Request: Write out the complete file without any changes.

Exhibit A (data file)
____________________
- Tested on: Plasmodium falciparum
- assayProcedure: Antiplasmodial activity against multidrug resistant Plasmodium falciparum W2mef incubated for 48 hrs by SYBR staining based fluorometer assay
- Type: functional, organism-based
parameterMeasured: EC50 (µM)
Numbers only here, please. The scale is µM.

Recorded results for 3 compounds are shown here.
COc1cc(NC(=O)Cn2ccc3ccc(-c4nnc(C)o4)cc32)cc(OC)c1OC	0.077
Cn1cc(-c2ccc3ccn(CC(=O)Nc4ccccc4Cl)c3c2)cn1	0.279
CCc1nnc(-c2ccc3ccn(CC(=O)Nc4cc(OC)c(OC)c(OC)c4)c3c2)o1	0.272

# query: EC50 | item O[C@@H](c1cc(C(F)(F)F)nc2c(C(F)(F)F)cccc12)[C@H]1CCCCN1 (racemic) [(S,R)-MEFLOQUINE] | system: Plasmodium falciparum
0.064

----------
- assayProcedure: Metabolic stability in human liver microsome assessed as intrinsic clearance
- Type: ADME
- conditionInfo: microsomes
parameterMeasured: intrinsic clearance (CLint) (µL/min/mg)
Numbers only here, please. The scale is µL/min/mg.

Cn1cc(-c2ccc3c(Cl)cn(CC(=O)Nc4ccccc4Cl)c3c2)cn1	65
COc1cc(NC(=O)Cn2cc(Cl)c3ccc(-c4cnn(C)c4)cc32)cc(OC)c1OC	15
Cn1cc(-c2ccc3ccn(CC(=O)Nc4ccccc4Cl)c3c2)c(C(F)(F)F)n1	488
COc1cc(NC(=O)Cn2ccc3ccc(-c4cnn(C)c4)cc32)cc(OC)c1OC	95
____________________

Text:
- Tested on: Plasmodium falciparum
- assayProcedure: Antiplasmodial activity against multidrug resistant Plasmodium falciparum W2mef incubated for 48 hrs by SYBR staining based fluorometer assay
- Type: functional, organism-based
parameterMeasured: EC50 (µM)
Numbers only here, please. The scale is µM.

Recorded results for 3 compounds are shown here.
COc1cc(NC(=O)Cn2ccc3ccc(-c4nnc(C)o4)cc32)cc(OC)c1OC	0.077
Cn1cc(-c2ccc3ccn(CC(=O)Nc4ccccc4Cl)c3c2)cn1	0.279
CCc1nnc(-c2ccc3ccn(CC(=O)Nc4cc(OC)c(OC)c(OC)c4)c3c2)o1	0.272

# query: EC50 | item O[C@@H](c1cc(C(F)(F)F)nc2c(C(F)(F)F)cccc12)[C@H]1CCCCN1 (racemic) [(S,R)-MEFLOQUINE] | system: Plasmodium falciparum
0.064

----------
- assayProcedure: Metabolic stability in human liver microsome assessed as intrinsic clearance
- Type: ADME
- conditionInfo: microsomes
parameterMeasured: intrinsic clearance (CLint) (µL/min/mg)
Numbers only here, please. The scale is µL/min/mg.

Cn1cc(-c2ccc3c(Cl)cn(CC(=O)Nc4ccccc4Cl)c3c2)cn1	65
COc1cc(NC(=O)Cn2cc(Cl)c3ccc(-c4cnn(C)c4)cc32)cc(OC)c1OC	15
Cn1cc(-c2ccc3ccn(CC(=O)Nc4ccccc4Cl)c3c2)c(C(F)(F)F)n1	488
COc1cc(NC(=O)Cn2ccc3ccc(-c4cnn(C)c4)cc32)cc(OC)c1OC	95